Game Loops and Time

Common Game Loop Architectures

Windows Message Pumps

The Operating System that your game is running on may send messages to your program through a "message pump". These messages should be handled by your program as soon as possible. Usually you see this occur for Windows-based games. All messages from the OS are handled before the next frame is handled.


A game engine framework provides an interface for hooking in callbacks that the framework promises to call at specified points during the game loop.

One way to do this is with a thick Callback struct with a callback for the frameStart and a callback for the frameEnd for things that should occur before and after the frame is rendered to the screen.


A game engine framework provides an interface for defining EventEmitters and EventListeners. The listeners are registered with the emitters, who when they emit, they call each of their registered listeners' callbacks.

Abstract Timeline

Kind of like with coordinate spaces where you can define different kinds that are relative to one another, a timeline is a continuous, 1D axis with an origin at t=0 and can be at any arbitrary location relative to other abstract timelines.

  • Real Time
    • Times measured using the CPU's hi-resolution timer.
  • Game Time
    • Usually coincides with Real Time but does not need to. Game systems could use game time to update itself, which allows us to do things like stop Game Time, slow Game Time, or speed up Game Time. You'd want to stop time to pause the game, for example.
    • Also useful for debugging. We could stop the game clock but still keep camera movements working to inspect things. You could allow time to be controlled by the user in debug mode, stepping time forward in increments on purpose.
  • Local Time
    • Animations may have its own concept of a local time, where the beginning of the animation is at t=0.
    • If you envision timelines as capable of being mapped from one to the other, local times could, for example be mapped and stretched against a "global" timeline, e.g., Game Time.

Time Measurements

  • Frame rate
    • How rapidly the sequence of still 3D frames is presented to the viewer, measured in Hertz (Hz).
  • Frame time/Time delta/Delta time/Frame period
    • The amount of time that elapses between frames.
    • This is also the inverse of the frame frequency, T = 1 / f. Usually expressed in milliseconds.
  • Notes
    • A hi-resolution timer is important because some programming language time() functions have the granularity at seconds, but you will need it to be at least more granular than milliseconds.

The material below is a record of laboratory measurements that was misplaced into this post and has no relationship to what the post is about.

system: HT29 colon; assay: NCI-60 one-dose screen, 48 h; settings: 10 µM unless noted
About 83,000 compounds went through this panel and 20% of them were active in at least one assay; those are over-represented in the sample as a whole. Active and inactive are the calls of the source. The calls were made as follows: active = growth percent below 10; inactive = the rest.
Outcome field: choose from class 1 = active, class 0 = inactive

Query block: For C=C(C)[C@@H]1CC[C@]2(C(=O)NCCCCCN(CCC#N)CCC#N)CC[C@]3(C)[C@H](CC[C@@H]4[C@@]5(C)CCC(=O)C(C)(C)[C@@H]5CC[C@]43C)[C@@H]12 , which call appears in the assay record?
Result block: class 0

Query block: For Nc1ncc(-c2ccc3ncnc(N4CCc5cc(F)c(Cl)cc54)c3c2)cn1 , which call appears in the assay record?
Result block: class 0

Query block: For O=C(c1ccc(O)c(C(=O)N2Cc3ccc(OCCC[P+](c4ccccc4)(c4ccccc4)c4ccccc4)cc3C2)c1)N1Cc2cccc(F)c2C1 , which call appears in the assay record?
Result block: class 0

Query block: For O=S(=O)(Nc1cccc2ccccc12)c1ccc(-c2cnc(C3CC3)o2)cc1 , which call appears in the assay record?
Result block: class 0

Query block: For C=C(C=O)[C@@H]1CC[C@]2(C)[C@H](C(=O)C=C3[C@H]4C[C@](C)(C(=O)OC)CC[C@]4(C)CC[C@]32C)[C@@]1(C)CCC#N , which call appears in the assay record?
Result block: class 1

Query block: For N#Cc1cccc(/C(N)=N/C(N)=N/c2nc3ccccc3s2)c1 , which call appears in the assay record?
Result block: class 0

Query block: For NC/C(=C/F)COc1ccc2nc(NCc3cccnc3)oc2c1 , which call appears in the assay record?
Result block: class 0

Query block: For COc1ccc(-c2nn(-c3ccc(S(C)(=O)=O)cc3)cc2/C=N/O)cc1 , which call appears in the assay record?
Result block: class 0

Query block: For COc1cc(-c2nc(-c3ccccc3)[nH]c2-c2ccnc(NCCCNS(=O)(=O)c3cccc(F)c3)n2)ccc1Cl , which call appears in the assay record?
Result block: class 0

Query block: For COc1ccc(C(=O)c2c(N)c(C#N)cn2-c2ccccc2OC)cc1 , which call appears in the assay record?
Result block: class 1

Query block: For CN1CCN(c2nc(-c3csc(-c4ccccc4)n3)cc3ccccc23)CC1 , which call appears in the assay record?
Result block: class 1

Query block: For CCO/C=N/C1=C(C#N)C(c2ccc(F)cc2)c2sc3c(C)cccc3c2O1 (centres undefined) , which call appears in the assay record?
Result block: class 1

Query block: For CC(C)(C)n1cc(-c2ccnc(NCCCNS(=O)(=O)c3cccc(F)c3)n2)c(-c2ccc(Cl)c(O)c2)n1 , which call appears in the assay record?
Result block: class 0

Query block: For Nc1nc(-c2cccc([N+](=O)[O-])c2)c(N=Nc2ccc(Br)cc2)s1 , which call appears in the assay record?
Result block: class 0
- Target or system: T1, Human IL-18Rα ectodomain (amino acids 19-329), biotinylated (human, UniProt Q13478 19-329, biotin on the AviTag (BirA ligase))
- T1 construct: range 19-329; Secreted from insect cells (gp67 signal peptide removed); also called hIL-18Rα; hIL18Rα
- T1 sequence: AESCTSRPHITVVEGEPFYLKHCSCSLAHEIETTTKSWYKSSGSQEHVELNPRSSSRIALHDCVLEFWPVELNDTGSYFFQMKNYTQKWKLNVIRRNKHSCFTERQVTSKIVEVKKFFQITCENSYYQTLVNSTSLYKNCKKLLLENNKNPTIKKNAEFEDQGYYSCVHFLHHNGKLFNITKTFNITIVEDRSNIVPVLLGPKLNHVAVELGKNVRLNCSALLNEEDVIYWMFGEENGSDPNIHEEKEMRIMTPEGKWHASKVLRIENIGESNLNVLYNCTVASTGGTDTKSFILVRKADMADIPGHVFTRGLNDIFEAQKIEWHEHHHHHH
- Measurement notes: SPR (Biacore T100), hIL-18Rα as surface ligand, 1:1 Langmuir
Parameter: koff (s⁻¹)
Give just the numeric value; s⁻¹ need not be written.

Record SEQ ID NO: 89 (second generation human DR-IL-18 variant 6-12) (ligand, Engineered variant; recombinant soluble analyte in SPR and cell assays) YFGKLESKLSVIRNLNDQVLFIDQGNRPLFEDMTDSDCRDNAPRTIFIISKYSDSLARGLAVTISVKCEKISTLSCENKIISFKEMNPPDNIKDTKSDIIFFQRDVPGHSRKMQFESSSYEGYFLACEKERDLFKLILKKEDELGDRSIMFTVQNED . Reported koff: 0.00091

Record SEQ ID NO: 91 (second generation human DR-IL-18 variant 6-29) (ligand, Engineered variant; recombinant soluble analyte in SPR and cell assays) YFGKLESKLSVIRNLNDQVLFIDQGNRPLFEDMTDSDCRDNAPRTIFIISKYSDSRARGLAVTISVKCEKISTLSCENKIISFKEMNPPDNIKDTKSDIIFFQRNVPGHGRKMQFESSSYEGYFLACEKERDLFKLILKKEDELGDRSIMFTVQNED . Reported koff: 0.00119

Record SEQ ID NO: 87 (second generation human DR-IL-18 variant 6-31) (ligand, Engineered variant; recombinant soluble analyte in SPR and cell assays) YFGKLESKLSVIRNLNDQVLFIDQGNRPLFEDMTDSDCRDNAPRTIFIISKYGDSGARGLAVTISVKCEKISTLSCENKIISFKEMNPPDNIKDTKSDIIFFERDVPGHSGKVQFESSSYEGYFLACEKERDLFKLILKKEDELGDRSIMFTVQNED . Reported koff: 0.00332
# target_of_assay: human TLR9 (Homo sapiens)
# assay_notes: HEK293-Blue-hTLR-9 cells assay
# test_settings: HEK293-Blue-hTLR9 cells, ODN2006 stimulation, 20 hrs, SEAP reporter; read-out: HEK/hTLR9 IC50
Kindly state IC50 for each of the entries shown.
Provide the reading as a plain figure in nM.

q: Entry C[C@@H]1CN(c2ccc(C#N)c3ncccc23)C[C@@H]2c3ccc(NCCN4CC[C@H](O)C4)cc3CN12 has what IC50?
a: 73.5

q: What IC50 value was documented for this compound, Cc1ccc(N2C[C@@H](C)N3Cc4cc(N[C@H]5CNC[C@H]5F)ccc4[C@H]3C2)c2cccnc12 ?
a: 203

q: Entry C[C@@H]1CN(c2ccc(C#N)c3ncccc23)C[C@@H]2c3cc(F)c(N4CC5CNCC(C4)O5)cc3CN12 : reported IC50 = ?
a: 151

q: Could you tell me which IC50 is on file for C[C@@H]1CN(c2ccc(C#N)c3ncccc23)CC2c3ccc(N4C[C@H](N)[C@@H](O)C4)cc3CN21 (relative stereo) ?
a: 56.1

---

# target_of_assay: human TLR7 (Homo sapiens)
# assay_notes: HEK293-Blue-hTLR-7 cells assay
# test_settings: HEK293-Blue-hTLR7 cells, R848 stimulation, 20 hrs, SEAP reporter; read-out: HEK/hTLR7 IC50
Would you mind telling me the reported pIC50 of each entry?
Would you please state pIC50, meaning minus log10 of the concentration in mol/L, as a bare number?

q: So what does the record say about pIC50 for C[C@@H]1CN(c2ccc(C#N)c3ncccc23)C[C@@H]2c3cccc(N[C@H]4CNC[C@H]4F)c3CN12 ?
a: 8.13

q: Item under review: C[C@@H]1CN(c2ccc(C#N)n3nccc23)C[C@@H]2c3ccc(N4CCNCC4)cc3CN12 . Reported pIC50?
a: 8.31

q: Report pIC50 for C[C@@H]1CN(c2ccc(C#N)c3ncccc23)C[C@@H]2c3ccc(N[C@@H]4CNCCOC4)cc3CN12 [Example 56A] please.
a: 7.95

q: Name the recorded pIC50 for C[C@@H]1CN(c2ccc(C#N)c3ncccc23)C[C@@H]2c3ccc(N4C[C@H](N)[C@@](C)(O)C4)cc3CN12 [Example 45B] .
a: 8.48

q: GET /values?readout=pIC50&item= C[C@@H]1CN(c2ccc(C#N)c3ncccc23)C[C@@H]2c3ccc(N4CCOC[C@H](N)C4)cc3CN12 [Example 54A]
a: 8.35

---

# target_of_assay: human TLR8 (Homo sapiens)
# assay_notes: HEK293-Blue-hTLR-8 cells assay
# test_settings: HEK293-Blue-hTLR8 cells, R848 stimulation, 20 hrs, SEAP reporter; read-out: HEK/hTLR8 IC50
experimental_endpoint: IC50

• Usually a hi-res timer gives values in 64-bits, meaning it will overflow once every 100+ years. A 32-bit timer value will overflow every few seconds.
    • Multi-core CPUs might have separate hi-res timers per core. And they might drift relative to one another.

Approaches for taking elapsed time into account

  • Old-school
    • Don't worry about it. Speed is now tied to framerate.
  • Use elapsed time
    • Find the delta time by taking a measurement of the global timeframe at the beginning of the frame and a second measurement at the end of the frame. Subtract them.
    • Doing it like this means that the duration of the current frame won't be seen until the following frame.
  • Use a running average of frame time measurements.
    • This reduces the effect that frame spikes may have on your frame time.
  • Guarantee the framerate
    • Attempt to guarantee that the delta time will be exactly 16.6ms (for 60 FPS).
    • If we finish earlier than our governed time of 16.6ms, we wait for the remaining duration.
    • If we finish later than our governed time, we wait for one more frame to finish before continuing.
    • This is likely the best option because some systems (such as physics simulations) work better with consistent frames.
    • Consistent frame times enable record and playback features, which is good for both users and debugging.
    • You might have your frame rate governed anyway if VSYNC is enabled.